First of all, do MBEs every day. How many MBEs you should do each day will depend upon how much time you have available (whether you working full time, part time or if you are able to study full time). If you are working full time, then getting time to practice MBE questions is a challenge. Often examinees who work full time during their studies wait until weekends to complete any MBEs. This is not a great plan. Instead, get up a half hour earlier each morning and complete 10 MBEs every day before you go to work. This will not only add up to 50 MBEs every Monday through Friday, it also keeps your head in this part of the test. It will help you continue to improve your MBE scores every day. This is critical.

Complete each MBE one at a time and review the answers carefully before moving onto the next MBE. Eventually, you will need to complete 200 MBEs in one day. And, you should attempt to do that well before the actual bar exam. However, right now you are likely still in need of correction and improvement on your MBEs. The best way to fix an MBE that you have missed so as to increase your chances of getting it correct the next time – is to immediately review the answer explanations to that MBE. The goal is to make the correction quickly and without delay. Think about it this way: if you complete a set of 30 or 50 MBEs without checking the answers and then go back to check the answers afterwards, you will have to re-read the MBE fact pattern again in order to make sense of the answer explanations. This takes time, and it actually wastes time. If you want to make the quickest corrections and make these corrections stick – review the answer explanations for each MBE right after you pick your answer.

Good luck to all who are studying for the bar exam. Don’t forget to subscribe to this blog for more tips!

Lisa Duncanson, Bar Exam Guru, Founder The Bar Exam Cram Session & Bar None Review 213-529-0990 barexamguru@yahoo.com

Feeling overwhelmed? Sign up for the Bar Exam Cram Session on Feb. 6 & 7

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CA Bar Exam: Free Workshop Tonight!

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Hello all, 

We still have a few spots left in this evening’s workshop.  This is not just our everyday free, “How to Pass the California Bar Exam Workshop”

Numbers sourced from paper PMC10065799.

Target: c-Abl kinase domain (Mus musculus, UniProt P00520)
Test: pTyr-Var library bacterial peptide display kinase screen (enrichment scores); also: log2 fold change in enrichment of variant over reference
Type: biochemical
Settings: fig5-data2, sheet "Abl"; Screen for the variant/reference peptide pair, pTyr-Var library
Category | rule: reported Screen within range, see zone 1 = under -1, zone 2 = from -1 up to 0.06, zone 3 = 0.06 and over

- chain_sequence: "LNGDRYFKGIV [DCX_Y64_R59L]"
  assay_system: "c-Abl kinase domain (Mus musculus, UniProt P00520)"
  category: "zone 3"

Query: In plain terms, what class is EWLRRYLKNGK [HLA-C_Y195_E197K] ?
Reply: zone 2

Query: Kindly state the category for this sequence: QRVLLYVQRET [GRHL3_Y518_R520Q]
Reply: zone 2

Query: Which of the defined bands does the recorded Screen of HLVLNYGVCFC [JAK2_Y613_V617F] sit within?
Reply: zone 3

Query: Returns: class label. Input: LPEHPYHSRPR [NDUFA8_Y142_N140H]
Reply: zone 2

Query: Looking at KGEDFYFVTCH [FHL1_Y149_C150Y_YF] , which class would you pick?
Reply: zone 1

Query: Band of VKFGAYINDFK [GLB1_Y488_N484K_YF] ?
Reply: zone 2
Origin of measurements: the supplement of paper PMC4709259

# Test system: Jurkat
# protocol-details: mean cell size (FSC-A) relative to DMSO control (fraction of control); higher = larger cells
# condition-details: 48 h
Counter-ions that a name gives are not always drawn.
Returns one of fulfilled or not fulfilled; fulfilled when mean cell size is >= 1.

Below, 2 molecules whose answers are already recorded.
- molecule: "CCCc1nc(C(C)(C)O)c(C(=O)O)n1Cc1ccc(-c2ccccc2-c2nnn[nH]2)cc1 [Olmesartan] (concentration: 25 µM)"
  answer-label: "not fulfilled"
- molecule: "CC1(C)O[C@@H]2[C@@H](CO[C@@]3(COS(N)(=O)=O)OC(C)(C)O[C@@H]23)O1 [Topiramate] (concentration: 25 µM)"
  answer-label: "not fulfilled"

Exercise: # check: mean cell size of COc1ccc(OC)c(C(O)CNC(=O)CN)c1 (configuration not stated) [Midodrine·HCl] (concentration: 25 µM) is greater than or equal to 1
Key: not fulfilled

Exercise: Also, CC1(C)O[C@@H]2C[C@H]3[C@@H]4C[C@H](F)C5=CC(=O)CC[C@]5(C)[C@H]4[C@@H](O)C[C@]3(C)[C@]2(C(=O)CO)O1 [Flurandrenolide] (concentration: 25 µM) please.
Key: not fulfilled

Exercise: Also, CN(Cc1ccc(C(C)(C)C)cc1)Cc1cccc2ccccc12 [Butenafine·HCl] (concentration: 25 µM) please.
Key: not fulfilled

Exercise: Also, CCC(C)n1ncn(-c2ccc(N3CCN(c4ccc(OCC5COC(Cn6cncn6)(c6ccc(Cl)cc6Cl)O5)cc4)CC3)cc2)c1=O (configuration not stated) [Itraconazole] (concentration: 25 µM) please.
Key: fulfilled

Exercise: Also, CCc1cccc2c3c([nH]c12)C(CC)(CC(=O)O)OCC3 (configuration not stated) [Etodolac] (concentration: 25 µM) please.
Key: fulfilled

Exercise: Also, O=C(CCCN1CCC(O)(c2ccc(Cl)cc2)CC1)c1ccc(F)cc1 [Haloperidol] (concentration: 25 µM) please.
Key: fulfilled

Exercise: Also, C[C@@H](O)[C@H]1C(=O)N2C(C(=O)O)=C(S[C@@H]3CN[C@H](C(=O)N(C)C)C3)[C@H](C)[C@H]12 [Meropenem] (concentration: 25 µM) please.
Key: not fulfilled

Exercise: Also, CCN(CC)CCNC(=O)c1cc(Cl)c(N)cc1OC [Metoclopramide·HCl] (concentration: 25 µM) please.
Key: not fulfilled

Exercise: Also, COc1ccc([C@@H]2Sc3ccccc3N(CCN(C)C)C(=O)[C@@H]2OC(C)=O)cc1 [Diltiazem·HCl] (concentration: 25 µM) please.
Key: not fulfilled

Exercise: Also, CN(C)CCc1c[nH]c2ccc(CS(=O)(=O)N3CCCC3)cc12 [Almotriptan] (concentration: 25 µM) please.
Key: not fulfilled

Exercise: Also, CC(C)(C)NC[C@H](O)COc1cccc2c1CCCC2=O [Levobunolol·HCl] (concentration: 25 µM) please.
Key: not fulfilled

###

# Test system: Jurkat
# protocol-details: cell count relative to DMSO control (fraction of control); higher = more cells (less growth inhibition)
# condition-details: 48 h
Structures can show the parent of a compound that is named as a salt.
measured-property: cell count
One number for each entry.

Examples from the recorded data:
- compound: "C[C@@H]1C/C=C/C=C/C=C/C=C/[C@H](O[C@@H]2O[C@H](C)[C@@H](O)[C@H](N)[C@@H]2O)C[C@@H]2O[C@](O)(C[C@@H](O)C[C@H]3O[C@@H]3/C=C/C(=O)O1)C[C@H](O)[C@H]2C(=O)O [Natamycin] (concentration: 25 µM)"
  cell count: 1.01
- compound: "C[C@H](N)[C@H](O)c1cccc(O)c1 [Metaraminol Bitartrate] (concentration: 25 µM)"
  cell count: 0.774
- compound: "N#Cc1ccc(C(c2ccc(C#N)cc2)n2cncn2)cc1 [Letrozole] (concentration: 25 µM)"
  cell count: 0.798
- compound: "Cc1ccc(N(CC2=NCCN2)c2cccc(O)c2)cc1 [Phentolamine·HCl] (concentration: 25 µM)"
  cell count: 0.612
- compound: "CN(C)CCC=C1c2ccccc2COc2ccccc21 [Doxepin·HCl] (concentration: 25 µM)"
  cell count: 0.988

Instead, tonight’s workshop will provide a few significant bonuses!

What will be different about this workshop?
  • Students will receive our free Guide to the California Bar Exam
  • Free copies of selected Bar Exam Writing Templates
To register, click on the link below: 

We hope to see you this evening!

New Bar Exam Resource Site: February Bar Exam

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For those of you taking the February bar exam, visit FebruaryBarExam.com for the most up to date information on registering for the February bar exam. Visitors will find information on all states’ bar exam filing dates and keep abreast of news affecting those taking the bar exam.

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Bar Exam Tip: Bar Exam Predictions, Criminal Law Murder

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Hello Everyone,

Thank you again for following the blog. We are almost at 700,00 site visits, so thank you!

I have not yet released my predictions publicly, but I will. Please understand that my enrolled students get access to the predictions first. Our last Bar Exam Cram Session on July 18th and 19th will be the last time we release predictions in our classroom setting. At that point all of our students will have my predictions. Once our students have had an opportunity to have the predictions, I will begin releasing these publicly on the site. It will likely be (as always) the week before the bar exam. For more information about our last Bar Exam Cram Session, click here, we still have some spots left.

In the meantime, however, I wanted to post an approach for Criminal Law Murder. I personally think that Criminal Law Murder is due. While Criminal Law has been tested several times in recent years (including showing up back to back on two consecutive bar rounds), the bar examiners have not tested Criminal Law Murder in several years. So, I think it is safe to say that it is coming soon.

First, a few words about my “predictions” . . .